COVID-19 procedures for other research that include test subjects that need to be closer than six feet apart (examples: applying sensors, walking in an exoskeleton, completing manual tasks, etc.) have been submitted for review and are currently being evaluated. As this group encompasses such a wide variety of research procedures, it has taken the longest to draft.

Contact tracing

Screening questions, non-recorded temperature checks and a log of updated contact information are now required for all research endeavors. Screening questions mirror those recommended by CDC, including attestations as to whether the participant has had symptoms, travelled out of the country, or has been in contact with anyone who has tested positive for COVID.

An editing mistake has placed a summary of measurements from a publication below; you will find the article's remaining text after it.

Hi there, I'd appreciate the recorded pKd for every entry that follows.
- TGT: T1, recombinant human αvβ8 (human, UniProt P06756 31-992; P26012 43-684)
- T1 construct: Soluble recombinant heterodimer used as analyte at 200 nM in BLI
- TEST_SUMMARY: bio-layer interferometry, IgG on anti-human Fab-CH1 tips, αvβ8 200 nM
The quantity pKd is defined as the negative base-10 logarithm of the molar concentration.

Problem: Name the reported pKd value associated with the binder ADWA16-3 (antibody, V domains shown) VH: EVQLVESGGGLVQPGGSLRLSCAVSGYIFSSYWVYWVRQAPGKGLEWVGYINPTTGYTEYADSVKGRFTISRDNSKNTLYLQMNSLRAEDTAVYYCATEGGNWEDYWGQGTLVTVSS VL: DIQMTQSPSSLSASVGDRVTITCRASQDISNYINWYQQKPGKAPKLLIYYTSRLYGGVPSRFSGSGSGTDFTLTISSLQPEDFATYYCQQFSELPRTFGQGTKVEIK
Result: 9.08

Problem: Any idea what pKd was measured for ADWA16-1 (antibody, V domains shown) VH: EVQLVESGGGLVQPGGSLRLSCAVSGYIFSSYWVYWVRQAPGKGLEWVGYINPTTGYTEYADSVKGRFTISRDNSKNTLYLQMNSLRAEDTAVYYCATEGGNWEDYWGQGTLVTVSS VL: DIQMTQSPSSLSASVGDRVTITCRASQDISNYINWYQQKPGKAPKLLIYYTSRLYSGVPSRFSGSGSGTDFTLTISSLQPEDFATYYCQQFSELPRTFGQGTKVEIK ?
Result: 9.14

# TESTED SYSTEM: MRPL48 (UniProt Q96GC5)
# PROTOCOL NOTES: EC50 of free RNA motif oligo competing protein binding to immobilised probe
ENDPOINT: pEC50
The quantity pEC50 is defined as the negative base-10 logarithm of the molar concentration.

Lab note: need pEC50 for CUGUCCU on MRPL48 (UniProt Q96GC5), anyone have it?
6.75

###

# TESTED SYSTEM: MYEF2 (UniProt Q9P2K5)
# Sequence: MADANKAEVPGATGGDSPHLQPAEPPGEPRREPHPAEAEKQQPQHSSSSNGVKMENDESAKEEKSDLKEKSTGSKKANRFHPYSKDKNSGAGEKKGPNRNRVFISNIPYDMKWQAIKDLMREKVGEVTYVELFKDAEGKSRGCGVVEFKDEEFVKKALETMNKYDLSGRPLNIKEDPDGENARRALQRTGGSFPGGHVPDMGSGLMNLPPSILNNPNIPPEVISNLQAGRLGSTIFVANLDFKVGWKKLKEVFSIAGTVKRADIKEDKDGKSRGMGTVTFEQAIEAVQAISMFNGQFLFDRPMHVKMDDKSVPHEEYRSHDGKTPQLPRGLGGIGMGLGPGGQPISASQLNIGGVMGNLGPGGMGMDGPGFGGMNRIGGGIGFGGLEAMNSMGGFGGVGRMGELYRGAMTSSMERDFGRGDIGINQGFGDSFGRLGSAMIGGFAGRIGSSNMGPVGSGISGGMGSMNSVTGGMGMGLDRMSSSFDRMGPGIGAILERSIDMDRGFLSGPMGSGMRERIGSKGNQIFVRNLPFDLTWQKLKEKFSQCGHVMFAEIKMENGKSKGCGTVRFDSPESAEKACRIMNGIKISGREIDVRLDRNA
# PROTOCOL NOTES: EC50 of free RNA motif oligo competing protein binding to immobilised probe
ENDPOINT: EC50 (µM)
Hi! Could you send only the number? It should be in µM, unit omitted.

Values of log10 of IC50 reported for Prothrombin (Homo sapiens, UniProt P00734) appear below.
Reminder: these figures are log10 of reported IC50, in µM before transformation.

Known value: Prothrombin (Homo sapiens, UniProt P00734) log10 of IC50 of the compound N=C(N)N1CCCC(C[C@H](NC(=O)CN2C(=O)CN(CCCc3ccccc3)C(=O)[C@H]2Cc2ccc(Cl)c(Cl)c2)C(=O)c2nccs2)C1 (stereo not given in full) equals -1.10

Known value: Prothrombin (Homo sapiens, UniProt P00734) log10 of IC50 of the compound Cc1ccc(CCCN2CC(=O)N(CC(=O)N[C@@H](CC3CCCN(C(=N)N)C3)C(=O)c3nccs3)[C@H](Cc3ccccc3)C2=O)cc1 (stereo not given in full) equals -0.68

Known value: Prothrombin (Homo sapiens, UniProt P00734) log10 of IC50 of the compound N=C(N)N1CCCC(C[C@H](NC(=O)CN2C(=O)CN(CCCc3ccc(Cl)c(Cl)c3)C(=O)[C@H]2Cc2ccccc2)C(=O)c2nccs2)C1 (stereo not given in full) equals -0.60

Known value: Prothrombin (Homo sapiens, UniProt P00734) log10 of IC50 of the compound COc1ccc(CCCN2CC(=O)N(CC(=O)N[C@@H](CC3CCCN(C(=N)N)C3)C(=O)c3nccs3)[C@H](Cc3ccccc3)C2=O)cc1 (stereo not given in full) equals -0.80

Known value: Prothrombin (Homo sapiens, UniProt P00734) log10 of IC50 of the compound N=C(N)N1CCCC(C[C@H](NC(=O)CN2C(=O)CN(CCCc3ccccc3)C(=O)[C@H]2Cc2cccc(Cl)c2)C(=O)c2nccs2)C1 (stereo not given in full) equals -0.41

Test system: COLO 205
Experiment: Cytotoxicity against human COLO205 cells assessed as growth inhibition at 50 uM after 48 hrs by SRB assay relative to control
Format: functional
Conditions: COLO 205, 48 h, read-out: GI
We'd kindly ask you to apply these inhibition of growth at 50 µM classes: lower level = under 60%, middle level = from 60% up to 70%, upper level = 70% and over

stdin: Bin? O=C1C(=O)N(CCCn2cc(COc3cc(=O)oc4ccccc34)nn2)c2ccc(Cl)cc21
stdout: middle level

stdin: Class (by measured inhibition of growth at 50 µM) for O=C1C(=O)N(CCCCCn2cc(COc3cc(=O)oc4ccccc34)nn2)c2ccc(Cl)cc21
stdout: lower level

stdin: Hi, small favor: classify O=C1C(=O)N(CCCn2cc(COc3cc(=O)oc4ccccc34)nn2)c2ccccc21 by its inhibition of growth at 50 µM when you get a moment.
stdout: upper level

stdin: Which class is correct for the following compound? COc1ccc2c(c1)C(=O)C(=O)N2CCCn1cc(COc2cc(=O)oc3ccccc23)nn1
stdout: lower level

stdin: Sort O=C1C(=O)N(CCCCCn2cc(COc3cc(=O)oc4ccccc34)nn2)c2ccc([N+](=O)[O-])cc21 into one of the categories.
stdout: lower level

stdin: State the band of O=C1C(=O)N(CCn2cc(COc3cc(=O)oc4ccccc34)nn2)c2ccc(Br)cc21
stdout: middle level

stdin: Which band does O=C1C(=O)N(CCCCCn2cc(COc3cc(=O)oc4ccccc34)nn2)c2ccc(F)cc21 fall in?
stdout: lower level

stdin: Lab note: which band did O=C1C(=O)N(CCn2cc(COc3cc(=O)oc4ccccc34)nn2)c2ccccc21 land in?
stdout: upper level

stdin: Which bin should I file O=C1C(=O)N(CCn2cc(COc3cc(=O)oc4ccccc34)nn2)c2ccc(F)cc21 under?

The contact information is so that correct information is available should the researcher be contacted by a city or county health department for contact tracing purposes if a positive test result is reported for a subject or research team member. Finally, all subjects are asked to read and sign a document (in addition to the consent form) that explains the increased protections the university has put in place for those coming to campus during the pandemic, including face coverings, social distancing when possible and additional protections depending on the type of research being conducted.

Exceptions